Monday, December 5, 2011

iPhone...uPhone...weallPhone

I’ve been thinking about technology the past couple of weeks. I have my first iPhone! The 4s. This was big for me. HUGE. Remember, I’ve had many cellphones that were TLC’s old ones. (See Hand-Me-Downs on January 20th.) I was near the end of my contract for my business cell and decided I was ready for the iPhone challenge. But I’m faced with the fact that I don’t feel like I’m completely capable of using all the stuff this amazing phone has to offer. Cut. Paste. Apps. Siri. Yikes.

I’ve also been trying to accept that I’m now considered a “Senior Citizen.” YUCK. Those two words make me shiver. (I always forget to ask for my Senior Discount. Hubby does, too. And he’s ten years older. Why don't all those peeps remind us? Probably because we look sooo young. Yes. Yes, that's it.)

Technology often frustrates me. For many reasons. On so many levels. Let me give you some background and maybe you’ll understand the “block” that happens to my brain when faced with too much new information.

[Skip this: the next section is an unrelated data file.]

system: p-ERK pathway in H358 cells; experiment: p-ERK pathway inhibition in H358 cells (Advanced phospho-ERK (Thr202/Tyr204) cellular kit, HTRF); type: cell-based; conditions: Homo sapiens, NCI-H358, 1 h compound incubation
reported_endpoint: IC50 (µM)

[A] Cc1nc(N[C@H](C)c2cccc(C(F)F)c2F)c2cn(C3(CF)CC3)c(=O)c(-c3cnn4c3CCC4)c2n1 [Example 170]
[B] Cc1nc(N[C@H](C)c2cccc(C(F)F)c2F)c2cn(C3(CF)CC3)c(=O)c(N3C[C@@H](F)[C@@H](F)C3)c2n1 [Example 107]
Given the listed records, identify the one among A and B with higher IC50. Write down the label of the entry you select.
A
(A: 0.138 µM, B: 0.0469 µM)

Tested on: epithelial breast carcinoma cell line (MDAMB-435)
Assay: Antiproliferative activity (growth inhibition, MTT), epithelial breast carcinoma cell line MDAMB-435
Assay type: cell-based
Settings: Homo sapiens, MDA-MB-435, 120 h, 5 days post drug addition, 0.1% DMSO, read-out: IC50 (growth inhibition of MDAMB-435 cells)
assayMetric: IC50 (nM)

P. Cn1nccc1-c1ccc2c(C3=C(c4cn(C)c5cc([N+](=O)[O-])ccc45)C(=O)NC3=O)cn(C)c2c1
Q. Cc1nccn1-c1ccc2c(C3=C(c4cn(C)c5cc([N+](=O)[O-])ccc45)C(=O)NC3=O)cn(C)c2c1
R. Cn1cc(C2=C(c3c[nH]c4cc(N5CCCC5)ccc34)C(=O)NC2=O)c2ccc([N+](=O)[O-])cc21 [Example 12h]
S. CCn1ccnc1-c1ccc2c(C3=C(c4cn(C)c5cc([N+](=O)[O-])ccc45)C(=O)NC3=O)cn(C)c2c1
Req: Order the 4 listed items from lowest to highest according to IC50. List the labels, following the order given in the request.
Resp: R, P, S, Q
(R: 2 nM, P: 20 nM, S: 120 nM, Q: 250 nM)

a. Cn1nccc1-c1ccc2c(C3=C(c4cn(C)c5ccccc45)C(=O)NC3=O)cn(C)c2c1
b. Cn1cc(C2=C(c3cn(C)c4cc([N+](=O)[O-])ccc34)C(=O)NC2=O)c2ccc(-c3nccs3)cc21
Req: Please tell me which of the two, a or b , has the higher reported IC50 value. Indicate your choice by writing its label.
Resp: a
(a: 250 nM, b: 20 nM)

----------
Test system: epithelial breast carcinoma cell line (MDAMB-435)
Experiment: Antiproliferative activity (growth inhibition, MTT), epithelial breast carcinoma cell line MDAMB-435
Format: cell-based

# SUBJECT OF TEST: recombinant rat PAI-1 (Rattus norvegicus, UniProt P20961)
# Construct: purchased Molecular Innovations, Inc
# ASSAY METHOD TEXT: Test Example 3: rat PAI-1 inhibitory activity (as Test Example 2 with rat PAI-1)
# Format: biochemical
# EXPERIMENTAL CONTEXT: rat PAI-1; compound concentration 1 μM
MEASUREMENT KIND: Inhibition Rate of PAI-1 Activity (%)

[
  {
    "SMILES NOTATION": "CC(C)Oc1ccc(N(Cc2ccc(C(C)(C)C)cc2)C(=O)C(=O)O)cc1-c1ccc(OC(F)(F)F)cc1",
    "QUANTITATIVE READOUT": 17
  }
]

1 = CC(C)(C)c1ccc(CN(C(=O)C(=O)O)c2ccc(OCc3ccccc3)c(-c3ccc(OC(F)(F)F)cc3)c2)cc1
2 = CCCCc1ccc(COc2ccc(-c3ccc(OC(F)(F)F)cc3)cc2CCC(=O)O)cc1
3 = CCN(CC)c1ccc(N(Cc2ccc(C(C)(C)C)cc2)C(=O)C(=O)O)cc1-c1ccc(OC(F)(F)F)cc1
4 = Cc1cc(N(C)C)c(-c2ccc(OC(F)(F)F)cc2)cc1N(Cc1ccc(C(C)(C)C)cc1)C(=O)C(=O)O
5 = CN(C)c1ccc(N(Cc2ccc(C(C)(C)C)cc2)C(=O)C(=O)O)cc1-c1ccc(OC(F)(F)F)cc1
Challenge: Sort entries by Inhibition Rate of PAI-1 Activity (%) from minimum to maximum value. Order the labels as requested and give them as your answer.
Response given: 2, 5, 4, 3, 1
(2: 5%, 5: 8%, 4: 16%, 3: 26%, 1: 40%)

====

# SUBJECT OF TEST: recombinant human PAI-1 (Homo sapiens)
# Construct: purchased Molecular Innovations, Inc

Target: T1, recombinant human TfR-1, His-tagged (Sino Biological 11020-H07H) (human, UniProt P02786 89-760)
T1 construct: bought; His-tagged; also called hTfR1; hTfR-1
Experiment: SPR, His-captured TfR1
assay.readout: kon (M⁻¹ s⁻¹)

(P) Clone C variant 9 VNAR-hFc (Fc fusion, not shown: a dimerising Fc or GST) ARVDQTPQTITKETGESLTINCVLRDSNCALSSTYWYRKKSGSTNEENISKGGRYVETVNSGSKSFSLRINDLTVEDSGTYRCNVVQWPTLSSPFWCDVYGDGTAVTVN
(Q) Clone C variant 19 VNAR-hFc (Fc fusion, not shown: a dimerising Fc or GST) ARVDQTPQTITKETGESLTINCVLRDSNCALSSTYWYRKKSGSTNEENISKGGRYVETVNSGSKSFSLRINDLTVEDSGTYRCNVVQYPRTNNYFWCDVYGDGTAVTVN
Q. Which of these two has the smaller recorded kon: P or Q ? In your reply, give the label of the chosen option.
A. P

My Hubby has always, for as long as I’ve known him, loved keeping up with new gadgets/technology. Not just because he must for his profession. It’s that curiosity and, I think, competitiveness, for which I believe most men have from the time they’re born. (I’m not saying girls/women don’t have these attributes. They do. I’m curious. Always have been. I simply don’t have a competitive bone in my chubby little body and I know a lot of women who feel the same. It's so "unMotherly," right?) Among our family members and friends, Hubby bought one of the first video cameras. He purchased it right before TLC turned a year old. It was huge and bulky. Although I was, at the beginning, against investing in it, I ended up being the one who video-ed EVERYTHING. We have VHS tapes crammed with what you Younguns would certainly consider mundane, boring and ridiculous silliness. If you’re 40 or older, you probably have many of these same types of VHS tapes on your shelves or in a closet. I wouldn’t take one billion dollars for them if you said I could have the money, but I’d have to give up the tapes, and those memories, forever. Nope. No way.